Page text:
Above: “Well, I could engineer a rope bridge out of some glue and string, or..." 

You only really have to stretch your mind if you're replaying the levels for full completion (you're challenged to complete the same level three times without repeating any objects), but we found ourselves losing interest pretty quickly. Still, if you’re an engineer-type who values creativity over pragmatism (read: if you don’t intend to just use the jetpack all the time), you should still know that, as much as you’ll go nuts with Scribblenauts, you’ll still have to deal with some other irritating game mechanics. 

The interface for interacting with objects is simple but unforgivably clunky. You tell Maxwell to go to a location by tapping it – he’ll jump over small gaps automatically, but unfortunately, he won’t stop moving forward even if continuing means jumping into a pool of deadly lava. You frequently have to tap summoned items that are far away in order to interact with them, or drag them around to attach them to other objects. Far too many times, we’d try to tap an object but miss slightly, which the game interpreted as us commanding Maxwell to go to where we tapped. Let’s just say that words came out of our mouths after our sixteen-billionth accidental lava-induced death that would not be picked up by any polite speech-recognition device.

Too often, the puzzles adhere to the same sort of archaic trial-and-error philosophy of a bad point-and-click adventure: later levels feel more like you’re trying to guess the intentions of the developers, rather than coming up with your own creative solutions. Scribblenauts and classic point-and-click adventures both suffer from overly ambiguous in-game hints, but at least in Scribblenauts, you can summon up little sprite versions of the developers and drop elephants on them to vent your frustration.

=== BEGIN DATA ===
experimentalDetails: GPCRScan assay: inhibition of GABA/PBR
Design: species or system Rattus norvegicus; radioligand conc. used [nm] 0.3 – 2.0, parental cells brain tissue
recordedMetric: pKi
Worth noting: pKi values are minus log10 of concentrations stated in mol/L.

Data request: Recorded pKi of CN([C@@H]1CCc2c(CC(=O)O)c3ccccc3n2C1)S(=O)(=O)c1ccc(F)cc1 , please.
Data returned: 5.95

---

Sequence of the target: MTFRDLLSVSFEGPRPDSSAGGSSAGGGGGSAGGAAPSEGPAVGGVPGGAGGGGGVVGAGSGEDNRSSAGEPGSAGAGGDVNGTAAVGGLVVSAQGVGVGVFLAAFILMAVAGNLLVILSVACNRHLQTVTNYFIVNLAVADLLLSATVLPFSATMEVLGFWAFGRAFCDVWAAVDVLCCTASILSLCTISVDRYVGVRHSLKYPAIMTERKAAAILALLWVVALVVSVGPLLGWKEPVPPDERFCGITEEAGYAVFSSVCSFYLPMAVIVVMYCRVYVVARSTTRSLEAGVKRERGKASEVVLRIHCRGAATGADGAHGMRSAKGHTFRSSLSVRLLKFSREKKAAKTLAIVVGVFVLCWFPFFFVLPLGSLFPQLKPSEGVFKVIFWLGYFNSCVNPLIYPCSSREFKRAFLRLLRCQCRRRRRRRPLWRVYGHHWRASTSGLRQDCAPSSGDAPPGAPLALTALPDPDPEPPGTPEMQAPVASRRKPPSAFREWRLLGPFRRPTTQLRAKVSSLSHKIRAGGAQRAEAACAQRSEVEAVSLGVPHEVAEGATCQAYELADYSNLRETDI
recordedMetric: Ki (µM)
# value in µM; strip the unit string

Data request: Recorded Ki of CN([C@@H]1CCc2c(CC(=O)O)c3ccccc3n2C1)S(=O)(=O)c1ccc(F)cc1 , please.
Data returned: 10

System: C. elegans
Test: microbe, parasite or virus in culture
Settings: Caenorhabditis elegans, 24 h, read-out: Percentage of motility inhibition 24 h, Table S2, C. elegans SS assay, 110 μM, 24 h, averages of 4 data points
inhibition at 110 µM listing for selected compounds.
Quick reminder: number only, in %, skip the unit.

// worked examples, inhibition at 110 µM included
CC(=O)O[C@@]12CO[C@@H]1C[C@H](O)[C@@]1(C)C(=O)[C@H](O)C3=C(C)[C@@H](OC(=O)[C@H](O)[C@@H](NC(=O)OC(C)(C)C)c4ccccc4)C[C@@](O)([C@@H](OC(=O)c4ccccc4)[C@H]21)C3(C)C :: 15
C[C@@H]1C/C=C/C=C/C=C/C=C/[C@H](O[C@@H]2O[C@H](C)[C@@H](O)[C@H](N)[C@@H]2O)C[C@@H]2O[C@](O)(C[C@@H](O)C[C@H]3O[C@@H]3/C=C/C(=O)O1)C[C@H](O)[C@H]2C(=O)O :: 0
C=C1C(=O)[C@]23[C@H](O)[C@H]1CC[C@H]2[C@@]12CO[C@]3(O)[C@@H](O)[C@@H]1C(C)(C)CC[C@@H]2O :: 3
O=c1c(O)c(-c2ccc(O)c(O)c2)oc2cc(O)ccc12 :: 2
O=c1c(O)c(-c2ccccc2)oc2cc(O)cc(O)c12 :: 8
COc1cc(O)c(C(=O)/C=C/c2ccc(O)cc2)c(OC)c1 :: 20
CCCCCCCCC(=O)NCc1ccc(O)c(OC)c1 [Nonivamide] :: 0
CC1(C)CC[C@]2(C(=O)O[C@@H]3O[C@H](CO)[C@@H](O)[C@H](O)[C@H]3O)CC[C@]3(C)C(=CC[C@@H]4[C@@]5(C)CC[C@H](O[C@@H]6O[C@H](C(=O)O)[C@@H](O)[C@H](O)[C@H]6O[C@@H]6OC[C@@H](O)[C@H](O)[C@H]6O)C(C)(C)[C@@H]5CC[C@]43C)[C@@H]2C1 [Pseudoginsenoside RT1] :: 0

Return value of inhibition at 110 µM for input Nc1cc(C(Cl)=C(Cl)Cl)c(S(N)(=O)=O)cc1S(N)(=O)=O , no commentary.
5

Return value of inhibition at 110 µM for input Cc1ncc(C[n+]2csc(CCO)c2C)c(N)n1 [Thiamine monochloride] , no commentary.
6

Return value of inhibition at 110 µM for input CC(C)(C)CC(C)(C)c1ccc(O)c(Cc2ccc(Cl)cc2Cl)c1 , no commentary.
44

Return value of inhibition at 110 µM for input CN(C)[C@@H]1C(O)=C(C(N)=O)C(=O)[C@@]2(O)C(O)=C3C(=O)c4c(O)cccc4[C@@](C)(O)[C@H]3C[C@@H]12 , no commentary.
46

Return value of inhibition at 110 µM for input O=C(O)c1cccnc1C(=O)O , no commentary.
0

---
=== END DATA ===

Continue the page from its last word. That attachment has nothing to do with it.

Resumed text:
Above: That’s your hint? Someone is definitely getting an elephant to the face for this one

In the end, we came away from Scribblenauts wondering if we had missed the point. There were a few puzzles with satisfyingly original solutions, but instead of feeling empowered by the freedom to write anything we wanted, we felt more confined by the limitations of core mechanic and the game’s lousy controls. If the developers had come up with more elegant puzzles (i.e., ones that can’t be solved with jetpacks) and given us the option to control Maxwell with the d-pad or face buttons, we’d be able to recommend Scribblenauts to everyone. As it stands, only patient gamers with a love of creative engineering will be able to overlook its design flaws and enjoy it for the unique and innovative game that it is.

Sep 15, 2009

More Info

Release date: Sep 15 2009 - DS (US)
Available Platforms: DS
Genre: Puzzle
Published by: Warner Brothers
Developed by: 5th Cell
ESRB Rating:
Everyone 10+: Cartoon Violence, Comic Mischief


  • thephntm - March 18, 2010 1:58 a.m.

    I never did understand why they didn't give it a button control scheme, but lately I don't care about the levels, and I just mess around on the title screen. Earlier I dug a tunnel and put a prison over it and then put criminals in it. The title screen is the best part. I'm surprised you didn't mention the broken level editor. My favorite item in the game is either longcat, RickRoll, ceiling cat, or keyboard cat. not that any of them do anything. ReCaptcha: peo- imagery
  • lymanzaar - November 14, 2009 4:32 p.m.

    Scribblenauts has become one of my favorite ds games next to Phoenix Wright. You really hit the nail on the head Joe
  • Paxis - September 19, 2009 2:39 a.m.

    Pegasus beat Jetpack for me
  • Yoshi X100 - September 18, 2009 11:54 p.m.

    You guys should try land shark with any extension on it seriously it's never ending entertainment.
  • Solicitme - September 17, 2009 10:25 a.m.

    I bought it yesterday and I'm having a great time with the game so far. The two major downsides are the quirky controls and the lack of a terrain editing capabilities in the level editor. On the positive side, the controls are somewhat manageable after you get in some practice with them. But if 5th Cell doesn't address these issues with Scribblenauts 2, I'll have to second-guess purchasing the squeal. Scribblenauts gets the job done in terms of puzzle complexity, difficulty, and definitely frustration. You can, and probably will, spend an hour on some puzzles figuring out ways to get through them efficiently and cleverly. However, there are very few puzzles that cannot be solved with the appropriate number of Bazookas. And, yes, you can nuke the whole level with an atomic bomb. I haven't figured out how to survive it, though. :)